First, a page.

When you climb up a set of stairs to look over Boston Metal’s newest project, it becomes clear just how big a job it is to cut steel’s climate impact.
The impressive new installation is a pilot reactor that the startup will use to make emissions-free steel. It’s about the size of a school bus, set down into the floor of the research facility; the stairs, with freshly painted yellow railings, lead to the top. But in the steel industry, which produces nearly 2 billion tons per year, this setup’s potential output is a drop in the bucket.
Industrial steelmaking spits out about two tons of carbon dioxide emissions for every ton of steel produced—adding up to nearly 10% of such emissions worldwide. The global steel market is expected to grow about 30% by 2050, the date by which some of the largest steelmakers have pledged to reach net-zero emissions. Unless major changes come to the industry, and fast, that goal might be out of reach.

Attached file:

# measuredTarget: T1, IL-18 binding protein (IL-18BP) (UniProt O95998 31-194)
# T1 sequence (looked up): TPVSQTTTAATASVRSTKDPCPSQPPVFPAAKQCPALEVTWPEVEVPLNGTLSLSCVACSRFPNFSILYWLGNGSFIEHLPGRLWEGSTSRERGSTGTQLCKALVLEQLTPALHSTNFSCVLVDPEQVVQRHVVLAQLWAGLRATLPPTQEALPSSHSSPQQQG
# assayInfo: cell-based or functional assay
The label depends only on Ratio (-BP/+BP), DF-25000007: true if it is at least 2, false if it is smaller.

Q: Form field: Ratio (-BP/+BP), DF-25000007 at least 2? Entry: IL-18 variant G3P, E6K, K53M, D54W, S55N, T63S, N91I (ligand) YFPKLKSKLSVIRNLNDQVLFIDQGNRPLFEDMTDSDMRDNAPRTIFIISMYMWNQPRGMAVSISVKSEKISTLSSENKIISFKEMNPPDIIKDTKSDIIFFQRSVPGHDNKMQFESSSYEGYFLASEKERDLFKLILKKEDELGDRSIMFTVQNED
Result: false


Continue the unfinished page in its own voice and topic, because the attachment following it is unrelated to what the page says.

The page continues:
Boston Metal’s new reactor, recently installed at its headquarters just north of Boston, is a significant step on the company’s journey to going commercial. Since its founding in 2013, the startup has developed a process to make green steel, working out the details in smaller vessels. The new reactor, along with a coming fundraising round, represents the next leap for the company as it tries to scale up.
Read the full story at MIT Technology Review.